Last night Pope Francis began individual meetings with three survivors of clerical sexual abuse from Chile following a major apology earlier this month. The encounters, which have no time limit, will go on throughout the weekend and on Monday.
The survivors — Juan Carlos Cruz, James Hamilton and Andres Murillo — were invited by the pope to stay at the Vatican's Saint Martha guesthouse, where he has lived since his election in 2013.
In an April 27 statement from the Vatican, spokesman Greg Burke said there will be no official communique on the encounters, as Francis' primary intention is “to listen to the victims, ask them for forgiveness and respect the confidentiality of these meetings.”
“In this climate of trust and of reparation for suffering,” Bruke said, “the desire of Pope Francis is to allow those invited to speak for as long as needed, such that there are no fixed schedules or predetermined content.”
Cruz, Hamilton and Murillo were each victims of abuse carried out by Chilean priest Fernando Karadima, who in 2011 was found guilty by the Congregation for the Doctrine of the Faith of sexually abusing several minors during the 1980s and 1990s, and sentenced to a life of prayer and solitude.
The pope invited the three men to come to the Vatican after receiving a 2,300 page report from Maltese Archbishop Charles Scicluna, who is highly regarded as the Vatican's top abuse investigator and who traveled to the United States and Chile in February to investigate allegations of cover-up.
Initially the investigation was centered around Bishop Juan Barros of Osorno, who was appointed to the diocese in 2015 and who has been accused by Cruz and several others of not only covering up Karadima's abuses, but at times also participating.
Allegations were also made against three other bishops — Andrés Arteaga, Tomislav Koljatic and Horacio Valenzuela — who Karadima's victims accuse of also covering the abuser's crimes.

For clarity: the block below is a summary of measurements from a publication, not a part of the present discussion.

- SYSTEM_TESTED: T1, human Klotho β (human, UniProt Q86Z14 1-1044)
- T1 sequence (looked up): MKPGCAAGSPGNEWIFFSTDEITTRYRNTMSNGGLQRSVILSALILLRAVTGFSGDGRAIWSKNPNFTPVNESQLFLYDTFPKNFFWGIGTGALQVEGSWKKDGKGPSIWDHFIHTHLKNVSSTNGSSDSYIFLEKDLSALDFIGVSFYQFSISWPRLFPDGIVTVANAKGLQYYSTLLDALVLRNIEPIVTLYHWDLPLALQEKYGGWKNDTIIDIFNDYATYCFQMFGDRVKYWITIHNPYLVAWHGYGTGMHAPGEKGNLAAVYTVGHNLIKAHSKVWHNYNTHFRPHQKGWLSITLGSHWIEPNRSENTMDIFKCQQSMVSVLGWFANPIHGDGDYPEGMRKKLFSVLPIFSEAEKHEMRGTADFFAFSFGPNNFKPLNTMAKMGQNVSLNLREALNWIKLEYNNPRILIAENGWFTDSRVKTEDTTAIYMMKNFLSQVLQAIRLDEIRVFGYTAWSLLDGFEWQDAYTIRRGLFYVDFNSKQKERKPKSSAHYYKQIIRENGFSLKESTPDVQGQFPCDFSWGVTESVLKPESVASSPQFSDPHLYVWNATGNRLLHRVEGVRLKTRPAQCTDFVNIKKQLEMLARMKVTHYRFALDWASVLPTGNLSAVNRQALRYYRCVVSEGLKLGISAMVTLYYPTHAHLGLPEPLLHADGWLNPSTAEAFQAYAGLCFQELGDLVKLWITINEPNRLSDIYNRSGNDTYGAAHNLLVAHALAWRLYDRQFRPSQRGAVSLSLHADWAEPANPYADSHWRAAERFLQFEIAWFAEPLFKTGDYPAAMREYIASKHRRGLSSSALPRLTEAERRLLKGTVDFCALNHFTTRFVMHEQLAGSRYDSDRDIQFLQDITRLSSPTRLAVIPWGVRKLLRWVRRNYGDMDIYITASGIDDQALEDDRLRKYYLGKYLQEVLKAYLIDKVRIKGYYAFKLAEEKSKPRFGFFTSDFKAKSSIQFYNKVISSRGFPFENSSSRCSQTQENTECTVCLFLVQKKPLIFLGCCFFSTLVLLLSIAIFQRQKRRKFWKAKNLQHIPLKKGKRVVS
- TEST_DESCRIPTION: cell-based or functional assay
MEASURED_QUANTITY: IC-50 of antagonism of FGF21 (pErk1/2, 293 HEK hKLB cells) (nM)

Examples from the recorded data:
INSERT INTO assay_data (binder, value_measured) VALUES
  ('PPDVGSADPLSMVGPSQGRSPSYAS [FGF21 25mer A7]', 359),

While on the ground Scicluna interviewed some 64 people, most of whom were victims, but the scale of the investigation went beyond Barros. It is said to be much more extensive, including details from other cases, such as the Marist Brothers, who are currently under canonical investigation after allegations of sexual abuse by some of the members surfaced in August 2017.
Pope Francis had previous defended Barros, saying he had received no evidence of the bishop's guilt, and called accusations against him “calumny” during a trip to Chile in January.
However, after receiving Scicluna's report, Francis issued a major “mea culpa” April 11, saying he had made “serious errors in the judgment and perception of the situation, especially due to a lack of truthful and balanced information.”
He invited Cruz, Hamilton and Murillo to meet with him privately at the Vatican, and summoned all of Chile's 32 bishops to Rome in the third week of May, where they will discuss the conclusions of Scicluna's report as well the pope's own conclusions on the matter.
In recent comments made to the New York Times, Cruz, who will meet with Francis Sunday, said he is looking forward to speaking with the pope with “an open heart” and hearing what the pontiff has to say.
Above all, Cruz said he wants to convey “the pain and suffering of so many people,” many of whom, he said, suffered more than he has, and “I've suffered a lot.”
Cruz said at times he has been made at Pope Francis, but does not want to be. Though understands that “people make mistakes,” Cruz said he still grapples with the fact that the pope didn't act sooner, and that for him, the meeting will be a waste “if it doesn't result in concrete actions.”
“And firing a few bishops won't do the trick,” he said, voicing hope that Barros will be relieved from his post in Osorno.
But despite the disappointment and “shattered” vision of the pope that he has going into the meting, Cruz said the pope is still the pope, and “I hope we all get some kind of healing out of this, for ourselves.”